For the most part, I’ve tried to avoid discussing the day-to-day, finer points of the war in Iraq. My reasons are simple: for one, I don’t feel even remotely qualified to discuss the minutiae of the struggle. For another, the situation is so fluid that making predictions on single events is risky at best. For yet another, this — as Bush said from the outset — is a very long-term project, and it will most likely be years before we can gain a proper perspective on the outcome.
Rather, I’ve focused on the big picture, the arguments about whether or not the fighting is still in our national interests — and there I remain still convinced it is.
But now a development has occurred that has me wanting to break my self-imposed rules, because I think that this event — if it should hold up — is a major event.
Radical cleric Moqtada Al Sadr has apparently fled Iraq for Iran, along with key elements of his leadership. This is apparently in response to the United States’ “surge” in Iraq, along with the Iraqi government’s beginning (finally) to crack down on those who have been helping the insurgents.
I’m no Middle East scholar, but it seems to me that terrorist leaders have fallen into two classifications: “warriors” and “sages.” Image is all-important; you either have to be seen as the mighty fighter who inspires others to follow your example, or the wise scholar who inspires others to follow your words.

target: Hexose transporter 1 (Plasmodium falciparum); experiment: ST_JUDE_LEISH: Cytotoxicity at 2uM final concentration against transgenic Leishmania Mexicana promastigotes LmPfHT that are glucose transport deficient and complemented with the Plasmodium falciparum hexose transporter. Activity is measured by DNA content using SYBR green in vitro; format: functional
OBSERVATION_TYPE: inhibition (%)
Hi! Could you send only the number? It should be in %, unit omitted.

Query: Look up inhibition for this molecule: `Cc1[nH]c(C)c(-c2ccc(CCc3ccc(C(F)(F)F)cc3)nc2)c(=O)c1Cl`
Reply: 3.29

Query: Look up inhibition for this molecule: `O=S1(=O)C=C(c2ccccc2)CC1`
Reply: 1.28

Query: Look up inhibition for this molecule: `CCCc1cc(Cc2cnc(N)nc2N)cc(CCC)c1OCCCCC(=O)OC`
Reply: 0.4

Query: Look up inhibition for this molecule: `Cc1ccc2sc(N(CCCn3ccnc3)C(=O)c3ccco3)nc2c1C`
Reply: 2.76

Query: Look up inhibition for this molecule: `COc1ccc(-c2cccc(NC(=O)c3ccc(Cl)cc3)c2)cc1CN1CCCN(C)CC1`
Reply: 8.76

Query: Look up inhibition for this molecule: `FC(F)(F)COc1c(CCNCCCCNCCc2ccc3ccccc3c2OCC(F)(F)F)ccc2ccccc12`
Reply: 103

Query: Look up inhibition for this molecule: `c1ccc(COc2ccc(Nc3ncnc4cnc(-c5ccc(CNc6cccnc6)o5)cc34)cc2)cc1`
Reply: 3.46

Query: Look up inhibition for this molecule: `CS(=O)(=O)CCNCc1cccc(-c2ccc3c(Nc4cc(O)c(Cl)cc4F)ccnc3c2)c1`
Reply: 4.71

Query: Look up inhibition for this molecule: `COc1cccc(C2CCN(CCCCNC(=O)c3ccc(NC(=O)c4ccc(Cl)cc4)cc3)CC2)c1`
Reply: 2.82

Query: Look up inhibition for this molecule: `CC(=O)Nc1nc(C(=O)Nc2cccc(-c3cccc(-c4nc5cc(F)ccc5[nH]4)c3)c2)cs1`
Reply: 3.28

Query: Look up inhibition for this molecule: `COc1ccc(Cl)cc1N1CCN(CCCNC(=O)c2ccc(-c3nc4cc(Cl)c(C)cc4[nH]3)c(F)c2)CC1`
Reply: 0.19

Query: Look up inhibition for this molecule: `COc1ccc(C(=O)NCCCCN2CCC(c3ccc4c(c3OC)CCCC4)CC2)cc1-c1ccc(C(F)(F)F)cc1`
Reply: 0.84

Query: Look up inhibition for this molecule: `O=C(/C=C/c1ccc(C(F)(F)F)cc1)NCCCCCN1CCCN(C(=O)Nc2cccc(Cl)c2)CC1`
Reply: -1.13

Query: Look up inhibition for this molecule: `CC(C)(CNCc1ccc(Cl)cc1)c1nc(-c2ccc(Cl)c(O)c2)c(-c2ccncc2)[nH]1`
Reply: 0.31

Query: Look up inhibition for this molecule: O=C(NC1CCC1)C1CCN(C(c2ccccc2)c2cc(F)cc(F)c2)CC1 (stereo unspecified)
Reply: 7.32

The problem is that Al Sadr is too young to fulfill the “sage” model, so he’s stuck trying to be the “warrior.” So he’s talked a tough game, arranged for some rather nasty physical attacks against his enemies, and in general played up the physical versus the intellectual/spiritual leadership role.
Well, it looks like his mouth’s written a couple checks his ass can’t cash, and he’s decided to skip on martyrdom.
If we’re very, very lucky, this will put a huge hurting on the Mahdi Army. they are deprived of much of their key leadership, as the erstwhile heads now spout “we must fight them to the death!” from the safe (for now) side of the border. “You be a martyr, we’re too important” is lousy inspirational rhetoric. More than a few of his followers have to be asking themselves “why the hell should I put my life on the line when he and his crowd cut and ran?”
No, I don’t think it will kill off the Mahdi Army, nor does it signify a major blow to the insurgency. But it’s a damned good sign — both for our overall success, and Bush’s “surge” plan.
If, of course, the story holds true.